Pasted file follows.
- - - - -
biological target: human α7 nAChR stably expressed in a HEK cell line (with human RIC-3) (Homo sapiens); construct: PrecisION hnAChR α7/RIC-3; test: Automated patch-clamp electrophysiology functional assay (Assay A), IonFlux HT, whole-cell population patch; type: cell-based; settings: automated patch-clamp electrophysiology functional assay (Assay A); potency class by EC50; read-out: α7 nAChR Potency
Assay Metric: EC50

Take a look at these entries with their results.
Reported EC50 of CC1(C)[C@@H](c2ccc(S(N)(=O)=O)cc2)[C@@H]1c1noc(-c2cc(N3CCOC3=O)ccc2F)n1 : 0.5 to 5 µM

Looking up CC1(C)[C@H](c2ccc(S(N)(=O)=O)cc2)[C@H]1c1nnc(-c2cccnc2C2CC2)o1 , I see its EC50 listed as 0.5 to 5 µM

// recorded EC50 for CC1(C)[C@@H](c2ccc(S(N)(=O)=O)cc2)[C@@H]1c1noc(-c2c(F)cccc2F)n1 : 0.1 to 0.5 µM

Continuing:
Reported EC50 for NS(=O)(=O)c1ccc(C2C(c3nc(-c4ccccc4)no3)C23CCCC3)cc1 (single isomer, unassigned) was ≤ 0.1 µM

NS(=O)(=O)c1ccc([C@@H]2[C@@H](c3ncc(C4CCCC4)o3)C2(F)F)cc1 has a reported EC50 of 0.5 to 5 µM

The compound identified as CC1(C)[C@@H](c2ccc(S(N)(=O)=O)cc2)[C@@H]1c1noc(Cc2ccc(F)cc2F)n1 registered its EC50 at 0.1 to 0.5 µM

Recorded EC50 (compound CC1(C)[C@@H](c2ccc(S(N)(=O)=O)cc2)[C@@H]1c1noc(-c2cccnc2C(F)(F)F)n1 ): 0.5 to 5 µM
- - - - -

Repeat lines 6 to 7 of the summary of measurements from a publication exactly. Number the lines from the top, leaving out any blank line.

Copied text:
// recorded EC50 for CC1(C)[C@@H](c2ccc(S(N)(=O)=O)cc2)[C@@H]1c1noc(-c2c(F)cccc2F)n1 : 0.1 to 0.5 µM

Continuing: